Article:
After Trump and Bolsonaro, are Biden and Brazil’s Lula ideological allies?
Lula arrived in Washington a month after supporters of the defeated former president Jair Bolsonaro stormed key institutions of the federal state in the capital Brasília in a failed attempt to topple the leftist leader and his new government. In the weeks since, Brazilian officials have emphasized that Biden’s swift and strong backing of both Lula and Brazil’s democratic institutions, as well as the solidarity of many other countries elsewhere, have proved crucial during difficult times for Brazil’s still-nascent democracy.
Lula’s visit also comes a week after Bolsonaro, who has yet to officially accept his defeat in last year’s election and is in the midst of a lengthy stay in Florida, spoke at an event held in a hotel owned by former president Donald Trump. “Brazil did a great job,” Bolsonaro lamented to a sympathetic crowd. “I can’t understand why [the election] decided to turn left.”
Bolsonaro supporters in the stands chanted “cheating”. Before the Brazilian elections, the far-right president spent months reinforcing the integrity of his nation. election system in questionalthough his claims are not supported by meaningful evidence. According to the Associated Press report on the Miami event, Charlie Kirk – the head of Turn Point USA, the far-right group that gave Bolsonaro the platform – smirked as the shouts of “cheating” subsided. “All I can say is, that sounds very familiar,” said Kirk, who has spent months spreading misinformation about Trump’s election defeat.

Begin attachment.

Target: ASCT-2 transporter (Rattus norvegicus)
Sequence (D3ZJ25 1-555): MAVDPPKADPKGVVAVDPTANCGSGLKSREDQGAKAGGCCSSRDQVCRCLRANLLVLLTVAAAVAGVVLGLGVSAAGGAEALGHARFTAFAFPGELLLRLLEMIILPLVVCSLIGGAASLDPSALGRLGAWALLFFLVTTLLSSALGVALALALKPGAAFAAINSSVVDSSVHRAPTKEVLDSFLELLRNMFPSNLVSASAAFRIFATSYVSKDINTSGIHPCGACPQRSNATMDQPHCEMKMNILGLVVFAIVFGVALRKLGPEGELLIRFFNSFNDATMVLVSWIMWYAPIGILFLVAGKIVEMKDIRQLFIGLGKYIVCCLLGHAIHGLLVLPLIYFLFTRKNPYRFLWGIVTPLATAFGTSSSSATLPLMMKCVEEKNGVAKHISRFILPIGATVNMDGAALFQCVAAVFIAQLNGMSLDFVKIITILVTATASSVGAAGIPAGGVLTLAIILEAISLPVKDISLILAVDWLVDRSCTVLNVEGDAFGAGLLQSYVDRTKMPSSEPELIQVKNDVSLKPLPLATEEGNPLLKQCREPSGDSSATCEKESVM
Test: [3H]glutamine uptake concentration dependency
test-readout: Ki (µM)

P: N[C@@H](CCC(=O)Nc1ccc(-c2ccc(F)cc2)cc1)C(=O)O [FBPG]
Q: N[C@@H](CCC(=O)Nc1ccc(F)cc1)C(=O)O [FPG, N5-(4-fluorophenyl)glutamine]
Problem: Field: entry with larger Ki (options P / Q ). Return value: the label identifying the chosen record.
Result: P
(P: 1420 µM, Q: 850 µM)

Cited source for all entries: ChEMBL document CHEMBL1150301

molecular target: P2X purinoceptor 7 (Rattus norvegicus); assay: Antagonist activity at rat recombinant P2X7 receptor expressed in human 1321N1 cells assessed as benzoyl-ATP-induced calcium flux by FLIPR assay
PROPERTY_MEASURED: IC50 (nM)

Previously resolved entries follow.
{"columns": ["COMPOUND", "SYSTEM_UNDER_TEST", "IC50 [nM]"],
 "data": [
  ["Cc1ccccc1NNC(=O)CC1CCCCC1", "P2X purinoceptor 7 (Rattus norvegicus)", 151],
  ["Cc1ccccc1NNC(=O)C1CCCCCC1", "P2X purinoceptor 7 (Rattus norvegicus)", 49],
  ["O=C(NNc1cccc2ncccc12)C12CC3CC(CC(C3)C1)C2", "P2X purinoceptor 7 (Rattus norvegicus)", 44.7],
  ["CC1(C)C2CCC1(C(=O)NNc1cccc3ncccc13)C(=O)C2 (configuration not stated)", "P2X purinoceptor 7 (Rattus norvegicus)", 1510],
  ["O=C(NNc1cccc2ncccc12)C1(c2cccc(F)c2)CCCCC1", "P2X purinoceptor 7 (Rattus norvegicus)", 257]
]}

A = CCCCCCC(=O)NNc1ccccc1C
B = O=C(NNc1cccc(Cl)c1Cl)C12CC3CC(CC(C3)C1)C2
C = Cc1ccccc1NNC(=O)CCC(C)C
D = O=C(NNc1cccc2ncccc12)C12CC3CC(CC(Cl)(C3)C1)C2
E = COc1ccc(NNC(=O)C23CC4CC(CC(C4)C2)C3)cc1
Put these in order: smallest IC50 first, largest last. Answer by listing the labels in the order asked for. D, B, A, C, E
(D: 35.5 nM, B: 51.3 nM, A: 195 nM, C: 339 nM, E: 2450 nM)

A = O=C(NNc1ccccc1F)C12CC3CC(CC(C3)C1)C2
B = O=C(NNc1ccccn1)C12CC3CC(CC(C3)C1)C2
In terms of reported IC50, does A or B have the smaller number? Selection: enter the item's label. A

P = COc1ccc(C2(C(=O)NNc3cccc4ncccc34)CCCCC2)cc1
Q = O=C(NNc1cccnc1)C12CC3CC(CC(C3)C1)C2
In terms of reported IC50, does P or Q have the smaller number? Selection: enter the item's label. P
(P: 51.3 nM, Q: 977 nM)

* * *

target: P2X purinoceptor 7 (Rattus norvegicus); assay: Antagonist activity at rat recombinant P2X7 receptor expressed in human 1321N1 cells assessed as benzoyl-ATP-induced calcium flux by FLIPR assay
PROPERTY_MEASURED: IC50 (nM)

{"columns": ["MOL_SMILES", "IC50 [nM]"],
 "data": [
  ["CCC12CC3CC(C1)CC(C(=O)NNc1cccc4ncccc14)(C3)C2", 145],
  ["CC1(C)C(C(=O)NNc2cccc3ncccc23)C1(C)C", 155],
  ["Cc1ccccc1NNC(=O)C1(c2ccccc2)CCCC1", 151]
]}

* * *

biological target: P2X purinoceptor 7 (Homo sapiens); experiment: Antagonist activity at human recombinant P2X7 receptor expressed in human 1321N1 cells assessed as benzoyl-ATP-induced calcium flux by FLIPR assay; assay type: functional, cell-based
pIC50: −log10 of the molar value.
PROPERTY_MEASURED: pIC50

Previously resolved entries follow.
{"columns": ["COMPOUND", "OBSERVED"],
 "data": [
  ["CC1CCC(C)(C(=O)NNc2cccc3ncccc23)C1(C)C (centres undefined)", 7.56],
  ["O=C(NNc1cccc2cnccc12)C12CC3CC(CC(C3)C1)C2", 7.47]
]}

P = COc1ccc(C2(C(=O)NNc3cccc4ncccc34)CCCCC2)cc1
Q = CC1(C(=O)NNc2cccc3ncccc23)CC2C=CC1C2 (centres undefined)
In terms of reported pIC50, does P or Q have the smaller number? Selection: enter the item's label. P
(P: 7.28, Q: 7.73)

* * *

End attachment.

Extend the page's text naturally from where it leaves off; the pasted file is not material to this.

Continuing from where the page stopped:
The longstanding relationship between Trump and Bolsonaro, both of whom are grappling with leaving office, will come to light when Biden sits down with Lula. Bolsonaro’s movement seems lost many of its signs from Trumpism – Bolsonaro himself was one of the last major world leaders to congratulate Biden on his election victory, while his son appeared to support the rioters in America who participated in the January 6, 2021 uprising at the Capitol. That thing Radical uprising sees its turn in Brazil This year on January 8. For good reason, Biden and Lula are expected to jointly condemn the influence and threat posed by violent far-right politics in both their countries. .
Brian Winter, veteran Brazilian analyst and editor of Americas Quarterly, said: “Trump and Bolsonaro bromance brought the two countries closer together during those years, but now both are gone and are replaced by these two leaders, who also had much in common. I. “These are two elderly statesmen who managed to defeat the threat of dictatorship at the ballot box and survive revolts in their capitals.”
For all divisions in Washington, Lula presided over an arguably more delicate situation. Bolsonaro is a longtime fan of era of Brazil’s right-wing military dictatorship; After suffering defeat at the ballot box, some of his supporters have been calling on the armed forces to somehow overturn the outcome of the election for weeks. Brazilian civil organizations organized the fight and that outcome did not materialize. Analysts say the Biden administration’s strong support for Lula played a role in containing military elements that may have contemplated some form of intervention.